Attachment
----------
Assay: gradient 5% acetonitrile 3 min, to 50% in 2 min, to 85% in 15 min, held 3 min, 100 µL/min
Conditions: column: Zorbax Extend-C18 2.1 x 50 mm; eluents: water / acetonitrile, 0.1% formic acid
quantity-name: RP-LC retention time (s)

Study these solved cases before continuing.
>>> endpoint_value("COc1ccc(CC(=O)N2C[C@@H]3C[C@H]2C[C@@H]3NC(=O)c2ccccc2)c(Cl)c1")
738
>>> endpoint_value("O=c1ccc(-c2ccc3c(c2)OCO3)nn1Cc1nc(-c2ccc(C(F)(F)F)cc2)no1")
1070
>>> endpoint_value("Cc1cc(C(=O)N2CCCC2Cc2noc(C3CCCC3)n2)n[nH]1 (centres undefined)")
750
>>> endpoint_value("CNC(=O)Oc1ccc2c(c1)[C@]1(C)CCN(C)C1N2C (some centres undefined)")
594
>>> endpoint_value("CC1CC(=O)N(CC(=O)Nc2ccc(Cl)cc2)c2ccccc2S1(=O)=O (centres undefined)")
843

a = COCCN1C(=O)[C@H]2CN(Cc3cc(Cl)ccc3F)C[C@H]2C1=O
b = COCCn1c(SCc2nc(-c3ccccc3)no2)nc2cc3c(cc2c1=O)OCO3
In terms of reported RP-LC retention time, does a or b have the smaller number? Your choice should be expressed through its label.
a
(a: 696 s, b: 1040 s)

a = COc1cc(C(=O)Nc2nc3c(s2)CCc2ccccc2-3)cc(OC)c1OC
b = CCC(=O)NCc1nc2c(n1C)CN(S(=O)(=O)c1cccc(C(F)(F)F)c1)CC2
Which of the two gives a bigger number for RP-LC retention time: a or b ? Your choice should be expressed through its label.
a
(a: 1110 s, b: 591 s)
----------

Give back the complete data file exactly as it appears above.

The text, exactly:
Assay: gradient 5% acetonitrile 3 min, to 50% in 2 min, to 85% in 15 min, held 3 min, 100 µL/min
Conditions: column: Zorbax Extend-C18 2.1 x 50 mm; eluents: water / acetonitrile, 0.1% formic acid
quantity-name: RP-LC retention time (s)

Study these solved cases before continuing.
>>> endpoint_value("COc1ccc(CC(=O)N2C[C@@H]3C[C@H]2C[C@@H]3NC(=O)c2ccccc2)c(Cl)c1")
738
>>> endpoint_value("O=c1ccc(-c2ccc3c(c2)OCO3)nn1Cc1nc(-c2ccc(C(F)(F)F)cc2)no1")
1070
>>> endpoint_value("Cc1cc(C(=O)N2CCCC2Cc2noc(C3CCCC3)n2)n[nH]1 (centres undefined)")
750
>>> endpoint_value("CNC(=O)Oc1ccc2c(c1)[C@]1(C)CCN(C)C1N2C (some centres undefined)")
594
>>> endpoint_value("CC1CC(=O)N(CC(=O)Nc2ccc(Cl)cc2)c2ccccc2S1(=O)=O (centres undefined)")
843

a = COCCN1C(=O)[C@H]2CN(Cc3cc(Cl)ccc3F)C[C@H]2C1=O
b = COCCn1c(SCc2nc(-c3ccccc3)no2)nc2cc3c(cc2c1=O)OCO3
In terms of reported RP-LC retention time, does a or b have the smaller number? Your choice should be expressed through its label.
a
(a: 696 s, b: 1040 s)

a = COc1cc(C(=O)Nc2nc3c(s2)CCc2ccccc2-3)cc(OC)c1OC
b = CCC(=O)NCc1nc2c(n1C)CN(S(=O)(=O)c1cccc(C(F)(F)F)c1)CC2
Which of the two gives a bigger number for RP-LC retention time: a or b ? Your choice should be expressed through its label.
a
(a: 1110 s, b: 591 s)